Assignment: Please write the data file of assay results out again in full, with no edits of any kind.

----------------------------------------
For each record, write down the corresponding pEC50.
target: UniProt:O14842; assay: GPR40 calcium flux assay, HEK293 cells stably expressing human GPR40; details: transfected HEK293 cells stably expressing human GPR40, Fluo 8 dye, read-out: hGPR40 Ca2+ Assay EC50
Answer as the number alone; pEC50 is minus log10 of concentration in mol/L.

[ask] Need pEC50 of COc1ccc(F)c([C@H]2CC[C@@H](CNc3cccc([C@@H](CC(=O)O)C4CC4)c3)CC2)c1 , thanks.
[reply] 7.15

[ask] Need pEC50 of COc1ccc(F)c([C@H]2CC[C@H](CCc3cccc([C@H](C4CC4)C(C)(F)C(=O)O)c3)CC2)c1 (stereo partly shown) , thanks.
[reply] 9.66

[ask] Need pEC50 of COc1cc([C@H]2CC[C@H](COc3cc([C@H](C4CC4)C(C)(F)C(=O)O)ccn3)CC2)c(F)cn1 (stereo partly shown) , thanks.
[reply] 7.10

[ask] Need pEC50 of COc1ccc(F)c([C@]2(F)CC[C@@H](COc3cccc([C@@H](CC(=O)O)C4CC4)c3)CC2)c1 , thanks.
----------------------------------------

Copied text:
For each record, write down the corresponding pEC50.
target: UniProt:O14842; assay: GPR40 calcium flux assay, HEK293 cells stably expressing human GPR40; details: transfected HEK293 cells stably expressing human GPR40, Fluo 8 dye, read-out: hGPR40 Ca2+ Assay EC50
Answer as the number alone; pEC50 is minus log10 of concentration in mol/L.

[ask] Need pEC50 of COc1ccc(F)c([C@H]2CC[C@@H](CNc3cccc([C@@H](CC(=O)O)C4CC4)c3)CC2)c1 , thanks.
[reply] 7.15

[ask] Need pEC50 of COc1ccc(F)c([C@H]2CC[C@H](CCc3cccc([C@H](C4CC4)C(C)(F)C(=O)O)c3)CC2)c1 (stereo partly shown) , thanks.
[reply] 9.66

[ask] Need pEC50 of COc1cc([C@H]2CC[C@H](COc3cc([C@H](C4CC4)C(C)(F)C(=O)O)ccn3)CC2)c(F)cn1 (stereo partly shown) , thanks.
[reply] 7.10

[ask] Need pEC50 of COc1ccc(F)c([C@]2(F)CC[C@@H](COc3cccc([C@@H](CC(=O)O)C4CC4)c3)CC2)c1 , thanks.